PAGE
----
"I have been feasting with impunity on fruits that are being grown responsibly 3,000 miles from my home." When you're a serious eater and a serious dieter you look for treats or snacks that you can eat with impunity at different times of the year. Yes, all you Michael Pollan and Alice Waters acolytes, I am talking about seasonal snacks that I can eat without worrying about my weight. Bananas have become a staple of my serious diet, but they are neither local nor seasonal unless you happen to live in a sub-tropical area. (I did have some killer baby bananas in Vieques, Puerto Rico, last December that tasted like they had been crossed with limes--banimas or limnanas, anyone?) Summer... More

Snapshots from Greece: Spoon Sweets

A Teenage Mutant Ninja Turtle shade of figs. While Greece is great for the salty fiends (olives, feta, and Santorini capers), there are plenty of opportunities to get cavities there too. Syrup-submerged fruits and nuts known as spoon sweets are common to eat alone or with cheese, and for years have symbolized sweet hospitality. A couple we visited wouldn't let us leave with a net-zero calorie intake, so they pulled out the coffee and little plates for spoon sweets. It was something like the Greek answer to British teatime.... More

Market Scene: Sexy Figs in San Francisco

It's the time of year when it's fun to take visitors to the market. Friends who don't typically shop at farmers' markets will be overwhelmed by the amount of produce that we have available locally and in season, and will be sure to go home with a bag full of summertime delights. The market is bursting at the seams with color and flavor and scents, and it's an exercise in restraint to decide where to spend my budget. My strategy during this time of abundance is typically to find out what products are going to be around for a little while, and then to prioritize from there. Okra have just begun to show up in the market and as... More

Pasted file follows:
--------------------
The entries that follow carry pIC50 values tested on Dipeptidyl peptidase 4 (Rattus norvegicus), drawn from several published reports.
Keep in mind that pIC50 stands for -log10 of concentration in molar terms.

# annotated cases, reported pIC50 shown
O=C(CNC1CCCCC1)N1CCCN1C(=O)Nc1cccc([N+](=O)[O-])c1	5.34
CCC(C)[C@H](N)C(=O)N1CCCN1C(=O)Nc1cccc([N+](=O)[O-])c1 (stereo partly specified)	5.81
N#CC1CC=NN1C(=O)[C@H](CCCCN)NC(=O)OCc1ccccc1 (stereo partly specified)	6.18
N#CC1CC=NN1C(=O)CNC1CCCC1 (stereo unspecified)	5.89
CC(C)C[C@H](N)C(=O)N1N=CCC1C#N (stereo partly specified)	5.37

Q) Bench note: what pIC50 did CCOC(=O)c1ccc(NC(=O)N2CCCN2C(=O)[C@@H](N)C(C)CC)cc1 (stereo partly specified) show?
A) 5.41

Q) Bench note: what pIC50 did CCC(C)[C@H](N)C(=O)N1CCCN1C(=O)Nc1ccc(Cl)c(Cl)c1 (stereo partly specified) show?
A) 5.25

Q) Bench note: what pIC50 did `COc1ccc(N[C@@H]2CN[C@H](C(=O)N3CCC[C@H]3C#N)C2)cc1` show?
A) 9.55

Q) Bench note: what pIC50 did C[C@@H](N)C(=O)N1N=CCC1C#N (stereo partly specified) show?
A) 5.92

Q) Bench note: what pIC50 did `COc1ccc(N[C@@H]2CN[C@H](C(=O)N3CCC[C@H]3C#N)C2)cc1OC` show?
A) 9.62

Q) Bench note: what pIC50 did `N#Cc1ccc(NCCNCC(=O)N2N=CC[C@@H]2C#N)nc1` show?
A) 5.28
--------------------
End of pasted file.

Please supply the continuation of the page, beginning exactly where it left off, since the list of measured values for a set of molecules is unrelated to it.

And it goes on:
Grocery Ninja: Yujacha, Korean Yuzu Tea

The Grocery Ninja leaves no aisle unexplored, no jar unopened, no produce untasted. Creep along with her below, and read all her mission reports here. Before I moved to the Bay Area (land of Ranch 99 and accessible Asian foodstuffs), I used to cart heavy glass jars of yucheong (yuzu syrup) on the 24 hour flight back from Asia. My friends would save their luggage space for practical things like textbooks (usually one-third the price of what you would pay here). But I would splurge all my luggage space on jars of this golden goodness. Because when the days are long and dreary, and when it seems like the weekend will never arrive, and that the work keeps piling up,... More

Snapshots from Asia: Tropical Fruit Feast: The Starfruit

I am a bad daughter. My dad, an aircraft engineer who keeps planes in the air for a living, forwards every piece of email he receives that carries “useful” information: “What to do if you’re being followed down a dark alley; Beware of poisonous spiders lurking in restrooms; Don’t eat red and blue foods together lest your bowels explode.” Being ungrateful, I tend to mock the information, convinced that if an email claims that drinking tomato juice while skipping will prevent disease, Dad will stockpile tomato juice while skipping ropes in earnest. So when I read Dad’s latest email, entitled: “Starfruit can be deadly,” I was ready to dismiss it. How could such a pretty little thing cause harm?... More